Catherine the Great

Catherine the Great A superb biography Scholarly refreshing commonsensical and compelling vividly portraying the charismatic Empress and her times Simon Sebag Montefiore author of Sashenka Simon Dixon s Catherine th

  • Title: Catherine the Great
  • Author: Simon Dixon
  • ISBN: 9780060786274
  • Page: 236
  • Format: Hardcover
  • A superb biography.Scholarly, refreshing, commonsensical, and compelling, vividly portraying the charismatic Empress and her times Simon Sebag Montefiore, author of Sashenka Simon Dixon s Catherine the Great is a complete and revealing portrait of an extraordinary leader, chronicling her rise to power and her remarkable reign as empress of Russia Catherine Merridale A superb biography.Scholarly, refreshing, commonsensical, and compelling, vividly portraying the charismatic Empress and her times Simon Sebag Montefiore, author of Sashenka Simon Dixon s Catherine the Great is a complete and revealing portrait of an extraordinary leader, chronicling her rise to power and her remarkable reign as empress of Russia Catherine Merridale, author of Ivan s War, calls this definitive history, attractive, engaging, and very intelligent.Established fans of the Russian empress will find plenty of new material and those who are meeting her for the first time will be dazzled.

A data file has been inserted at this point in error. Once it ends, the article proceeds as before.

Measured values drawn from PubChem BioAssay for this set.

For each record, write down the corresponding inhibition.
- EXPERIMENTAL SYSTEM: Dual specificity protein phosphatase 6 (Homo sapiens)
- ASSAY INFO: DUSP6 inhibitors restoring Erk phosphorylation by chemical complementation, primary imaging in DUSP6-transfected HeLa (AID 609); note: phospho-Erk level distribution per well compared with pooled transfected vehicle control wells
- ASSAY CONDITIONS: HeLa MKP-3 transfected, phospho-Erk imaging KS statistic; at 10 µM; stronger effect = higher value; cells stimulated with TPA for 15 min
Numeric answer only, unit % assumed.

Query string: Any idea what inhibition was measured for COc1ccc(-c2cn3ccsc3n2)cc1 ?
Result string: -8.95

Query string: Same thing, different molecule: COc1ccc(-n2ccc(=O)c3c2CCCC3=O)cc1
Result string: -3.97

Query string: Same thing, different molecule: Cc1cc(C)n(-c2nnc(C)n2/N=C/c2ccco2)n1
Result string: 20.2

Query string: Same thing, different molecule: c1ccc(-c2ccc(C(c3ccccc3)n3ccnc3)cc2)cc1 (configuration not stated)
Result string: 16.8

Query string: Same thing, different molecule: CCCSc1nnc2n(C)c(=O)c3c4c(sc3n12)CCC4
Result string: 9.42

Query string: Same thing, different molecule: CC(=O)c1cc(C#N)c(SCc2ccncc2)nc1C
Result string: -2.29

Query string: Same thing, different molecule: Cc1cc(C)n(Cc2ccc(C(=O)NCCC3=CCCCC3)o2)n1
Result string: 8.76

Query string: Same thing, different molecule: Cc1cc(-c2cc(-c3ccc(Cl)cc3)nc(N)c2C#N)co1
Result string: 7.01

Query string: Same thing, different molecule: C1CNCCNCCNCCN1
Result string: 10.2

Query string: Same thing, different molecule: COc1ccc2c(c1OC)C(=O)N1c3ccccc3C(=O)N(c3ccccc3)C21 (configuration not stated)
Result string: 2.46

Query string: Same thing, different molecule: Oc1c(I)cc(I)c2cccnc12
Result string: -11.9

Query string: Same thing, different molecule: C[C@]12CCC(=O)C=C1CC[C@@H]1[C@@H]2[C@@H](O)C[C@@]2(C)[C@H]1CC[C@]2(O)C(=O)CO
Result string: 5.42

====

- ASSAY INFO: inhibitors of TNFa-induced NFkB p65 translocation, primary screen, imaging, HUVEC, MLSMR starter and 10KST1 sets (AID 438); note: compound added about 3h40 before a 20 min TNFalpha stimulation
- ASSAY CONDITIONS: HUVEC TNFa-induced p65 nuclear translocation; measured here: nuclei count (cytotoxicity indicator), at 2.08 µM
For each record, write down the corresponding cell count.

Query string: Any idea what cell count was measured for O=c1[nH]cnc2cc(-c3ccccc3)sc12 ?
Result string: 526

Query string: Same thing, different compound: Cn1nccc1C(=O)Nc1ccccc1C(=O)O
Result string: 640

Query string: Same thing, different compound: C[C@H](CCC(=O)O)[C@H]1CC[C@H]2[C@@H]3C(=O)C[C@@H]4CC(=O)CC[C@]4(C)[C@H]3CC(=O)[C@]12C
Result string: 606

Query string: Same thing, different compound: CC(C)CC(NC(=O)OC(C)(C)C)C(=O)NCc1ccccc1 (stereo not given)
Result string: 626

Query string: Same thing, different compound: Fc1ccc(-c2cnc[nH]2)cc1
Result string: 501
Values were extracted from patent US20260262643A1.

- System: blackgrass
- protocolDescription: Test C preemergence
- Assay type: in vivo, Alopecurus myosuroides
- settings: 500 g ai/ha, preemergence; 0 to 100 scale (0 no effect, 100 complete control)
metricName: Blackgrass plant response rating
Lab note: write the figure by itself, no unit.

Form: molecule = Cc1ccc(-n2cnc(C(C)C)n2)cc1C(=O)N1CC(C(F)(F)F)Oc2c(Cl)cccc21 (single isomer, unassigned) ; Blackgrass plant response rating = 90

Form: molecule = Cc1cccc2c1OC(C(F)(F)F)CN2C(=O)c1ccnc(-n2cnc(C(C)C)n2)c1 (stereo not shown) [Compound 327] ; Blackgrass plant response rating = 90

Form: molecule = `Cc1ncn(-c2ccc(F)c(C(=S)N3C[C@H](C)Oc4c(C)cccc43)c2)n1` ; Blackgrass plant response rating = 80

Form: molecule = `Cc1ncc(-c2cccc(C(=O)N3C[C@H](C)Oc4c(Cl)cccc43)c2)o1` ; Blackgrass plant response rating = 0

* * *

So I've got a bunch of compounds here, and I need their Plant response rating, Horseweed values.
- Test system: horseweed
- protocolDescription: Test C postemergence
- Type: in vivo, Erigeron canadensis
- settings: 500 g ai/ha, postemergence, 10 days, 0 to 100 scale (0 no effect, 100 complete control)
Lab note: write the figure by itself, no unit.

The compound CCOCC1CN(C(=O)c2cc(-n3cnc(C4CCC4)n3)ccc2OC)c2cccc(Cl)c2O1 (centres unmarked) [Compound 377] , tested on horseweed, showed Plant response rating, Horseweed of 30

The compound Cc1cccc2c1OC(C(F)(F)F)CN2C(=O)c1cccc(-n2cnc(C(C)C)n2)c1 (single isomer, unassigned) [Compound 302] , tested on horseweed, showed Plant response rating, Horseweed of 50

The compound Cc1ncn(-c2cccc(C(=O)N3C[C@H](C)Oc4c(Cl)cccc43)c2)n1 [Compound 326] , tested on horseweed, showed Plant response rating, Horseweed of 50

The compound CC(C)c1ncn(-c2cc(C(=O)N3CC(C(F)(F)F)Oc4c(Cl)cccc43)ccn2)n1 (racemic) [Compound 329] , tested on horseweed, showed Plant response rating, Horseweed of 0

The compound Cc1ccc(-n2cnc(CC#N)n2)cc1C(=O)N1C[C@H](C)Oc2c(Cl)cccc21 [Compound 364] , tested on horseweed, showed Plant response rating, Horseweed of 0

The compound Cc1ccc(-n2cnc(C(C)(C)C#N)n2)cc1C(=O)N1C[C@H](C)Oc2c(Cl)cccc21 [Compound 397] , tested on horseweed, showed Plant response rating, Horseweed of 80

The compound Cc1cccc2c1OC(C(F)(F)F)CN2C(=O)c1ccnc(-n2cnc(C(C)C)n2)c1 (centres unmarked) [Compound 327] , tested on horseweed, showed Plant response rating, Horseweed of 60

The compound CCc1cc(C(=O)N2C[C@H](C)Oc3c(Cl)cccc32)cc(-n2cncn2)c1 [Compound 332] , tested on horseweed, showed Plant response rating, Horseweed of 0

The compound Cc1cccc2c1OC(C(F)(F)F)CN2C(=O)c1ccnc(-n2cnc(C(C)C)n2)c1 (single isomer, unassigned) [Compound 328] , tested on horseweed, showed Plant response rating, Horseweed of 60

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      Published :2019-09-19T12:54:24+00:00

    About “Simon Dixon

    • Simon Dixon

      Simon Dixon is Sir Bernard Pares Professor of Russian History at University College London.

    545 thoughts on “Catherine the Great

    • Catherine the Great was the German born wife of Peter III. Peter was (the Ruler of Russia) The former ruler Empress Elizabeth’s handpicked successor. When Russia Nobles found Peter unacceptable they kidnapped and most likely assassinated him. He may have been killed in a struggle but in either event he was killed. The Nobles afterward quickly put Catherine in power she being the next in line of succession. What they found in Catherine was somewhat of a surprise. She was swept up in the Enlight [...]